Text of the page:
As I write this post, a well-worn copy of Rudin’s Real and Complex Analysis lies on my desk. The red cover identifies the book as a McGraw-Hill international edition, a gift from my mom who was most likely unaware of the distinction. Over the past few weeks, I have seen headlines referencing an upcoming Supreme Court case about the first-sale doctrine. It surprised me to find the case has its origins in the academic publishing world, specifically international editions of mathematics textbooks.
The justices said they will hear an appeal from a Thai student doing graduate work in the United States who tried to make ends meet by re-selling textbooks that family and friends first purchased abroad. A jury awarded textbook publisher John Wiley & Sons $600,000 after deciding that math graduate student Supap Kirtsaeng infringed on the company’s copyrights.
The quotes above and below come from the following Associated Press article: Thai student’s money-making effort at centre of US Supreme Court copyright case.
While at USC, Kirtsaeng arranged for family and friends living abroad to purchase textbooks and ship them to him. He resold the copies on eBay. Eight textbooks sold by Kirtsaeng were published by Wiley’s Asian subsidiary. The company sued the student in federal court in New York.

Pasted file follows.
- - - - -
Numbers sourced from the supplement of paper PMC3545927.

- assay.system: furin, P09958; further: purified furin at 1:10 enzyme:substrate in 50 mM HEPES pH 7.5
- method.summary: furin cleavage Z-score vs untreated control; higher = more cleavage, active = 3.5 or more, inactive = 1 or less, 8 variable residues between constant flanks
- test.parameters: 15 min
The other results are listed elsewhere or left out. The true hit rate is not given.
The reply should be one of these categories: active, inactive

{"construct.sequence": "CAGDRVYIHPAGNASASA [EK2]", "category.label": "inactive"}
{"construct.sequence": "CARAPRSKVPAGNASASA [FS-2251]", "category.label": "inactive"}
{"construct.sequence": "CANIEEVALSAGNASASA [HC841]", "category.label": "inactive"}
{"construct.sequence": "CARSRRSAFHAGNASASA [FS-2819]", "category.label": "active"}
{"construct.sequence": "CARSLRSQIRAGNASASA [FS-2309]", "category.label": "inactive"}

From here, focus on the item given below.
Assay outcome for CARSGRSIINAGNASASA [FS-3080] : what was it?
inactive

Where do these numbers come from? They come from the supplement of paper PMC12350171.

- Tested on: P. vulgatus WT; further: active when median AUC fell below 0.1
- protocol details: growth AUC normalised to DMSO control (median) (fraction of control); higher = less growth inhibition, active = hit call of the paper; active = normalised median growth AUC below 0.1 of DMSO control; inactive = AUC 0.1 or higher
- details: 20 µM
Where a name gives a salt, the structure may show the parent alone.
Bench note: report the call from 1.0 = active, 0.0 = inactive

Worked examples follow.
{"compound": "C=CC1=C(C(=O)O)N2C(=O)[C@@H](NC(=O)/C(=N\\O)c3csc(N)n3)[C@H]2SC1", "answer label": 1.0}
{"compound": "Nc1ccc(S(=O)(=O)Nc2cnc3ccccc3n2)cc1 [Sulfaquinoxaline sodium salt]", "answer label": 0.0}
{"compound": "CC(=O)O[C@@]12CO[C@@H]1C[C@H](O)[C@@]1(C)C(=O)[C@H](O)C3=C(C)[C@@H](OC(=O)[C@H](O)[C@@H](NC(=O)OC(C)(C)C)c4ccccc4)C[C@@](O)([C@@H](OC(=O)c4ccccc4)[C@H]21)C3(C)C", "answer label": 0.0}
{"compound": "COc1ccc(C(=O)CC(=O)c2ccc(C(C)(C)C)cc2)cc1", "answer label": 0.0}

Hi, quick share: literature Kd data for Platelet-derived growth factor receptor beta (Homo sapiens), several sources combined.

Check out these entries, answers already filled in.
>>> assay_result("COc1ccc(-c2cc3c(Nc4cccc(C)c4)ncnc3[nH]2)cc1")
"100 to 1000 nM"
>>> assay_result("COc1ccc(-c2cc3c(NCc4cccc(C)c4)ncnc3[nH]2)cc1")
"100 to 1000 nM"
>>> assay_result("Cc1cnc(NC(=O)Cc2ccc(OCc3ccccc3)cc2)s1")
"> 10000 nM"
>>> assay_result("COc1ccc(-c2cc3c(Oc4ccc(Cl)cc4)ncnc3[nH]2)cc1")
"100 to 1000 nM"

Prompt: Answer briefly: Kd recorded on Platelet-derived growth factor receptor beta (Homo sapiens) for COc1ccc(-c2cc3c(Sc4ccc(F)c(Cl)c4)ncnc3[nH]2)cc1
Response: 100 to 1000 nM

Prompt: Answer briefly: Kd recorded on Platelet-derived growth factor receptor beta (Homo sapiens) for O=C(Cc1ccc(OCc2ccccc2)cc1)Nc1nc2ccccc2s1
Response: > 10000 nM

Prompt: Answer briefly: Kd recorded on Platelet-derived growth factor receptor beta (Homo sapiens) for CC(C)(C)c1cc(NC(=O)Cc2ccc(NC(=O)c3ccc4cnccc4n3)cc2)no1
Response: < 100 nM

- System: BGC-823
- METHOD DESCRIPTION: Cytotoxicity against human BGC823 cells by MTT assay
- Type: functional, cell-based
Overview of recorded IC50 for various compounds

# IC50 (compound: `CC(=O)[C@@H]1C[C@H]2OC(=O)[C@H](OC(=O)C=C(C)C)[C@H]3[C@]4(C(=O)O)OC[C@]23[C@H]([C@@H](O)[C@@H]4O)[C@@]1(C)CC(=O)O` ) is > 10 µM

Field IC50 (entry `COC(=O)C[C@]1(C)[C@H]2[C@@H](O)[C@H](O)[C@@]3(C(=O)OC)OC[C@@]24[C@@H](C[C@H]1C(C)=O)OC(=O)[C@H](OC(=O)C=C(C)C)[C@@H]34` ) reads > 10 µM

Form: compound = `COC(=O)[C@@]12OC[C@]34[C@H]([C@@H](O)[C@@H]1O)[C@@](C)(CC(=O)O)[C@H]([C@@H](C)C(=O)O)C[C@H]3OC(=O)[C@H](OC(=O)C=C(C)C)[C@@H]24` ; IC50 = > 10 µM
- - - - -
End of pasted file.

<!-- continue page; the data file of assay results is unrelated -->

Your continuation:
For more information on the case, check out SCOTUSblog, which summarizes the case as follows:
Issue: How do Section 602(a)(1) of the Copyright Act, which prohibits the importation of a work without the authority of the copyright’s owner, and Section 109(a) of the Copyright Act, which allows the owner of a copy “lawfully made under this title” to sell or otherwise dispose of the copy without the copyright owner’s permission, apply to a copy that was made and legally acquired abroad and then imported into the United States?